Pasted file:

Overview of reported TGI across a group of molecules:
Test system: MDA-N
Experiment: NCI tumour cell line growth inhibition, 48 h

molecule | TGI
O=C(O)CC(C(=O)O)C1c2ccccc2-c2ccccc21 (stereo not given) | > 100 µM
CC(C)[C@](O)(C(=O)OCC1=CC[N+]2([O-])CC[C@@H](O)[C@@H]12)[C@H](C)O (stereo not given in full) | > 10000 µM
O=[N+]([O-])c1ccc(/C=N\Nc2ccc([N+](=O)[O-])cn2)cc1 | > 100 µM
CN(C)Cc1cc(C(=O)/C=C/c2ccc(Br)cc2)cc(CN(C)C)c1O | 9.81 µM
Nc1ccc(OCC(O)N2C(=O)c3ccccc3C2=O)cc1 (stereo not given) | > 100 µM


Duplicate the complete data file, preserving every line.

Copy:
Overview of reported TGI across a group of molecules:
Test system: MDA-N
Experiment: NCI tumour cell line growth inhibition, 48 h

molecule | TGI
O=C(O)CC(C(=O)O)C1c2ccccc2-c2ccccc21 (stereo not given) | > 100 µM
CC(C)[C@](O)(C(=O)OCC1=CC[N+]2([O-])CC[C@@H](O)[C@@H]12)[C@H](C)O (stereo not given in full) | > 10000 µM
O=[N+]([O-])c1ccc(/C=N\Nc2ccc([N+](=O)[O-])cn2)cc1 | > 100 µM
CN(C)Cc1cc(C(=O)/C=C/c2ccc(Br)cc2)cc(CN(C)C)c1O | 9.81 µM
Nc1ccc(OCC(O)N2C(=O)c3ccccc3C2=O)cc1 (stereo not given) | > 100 µM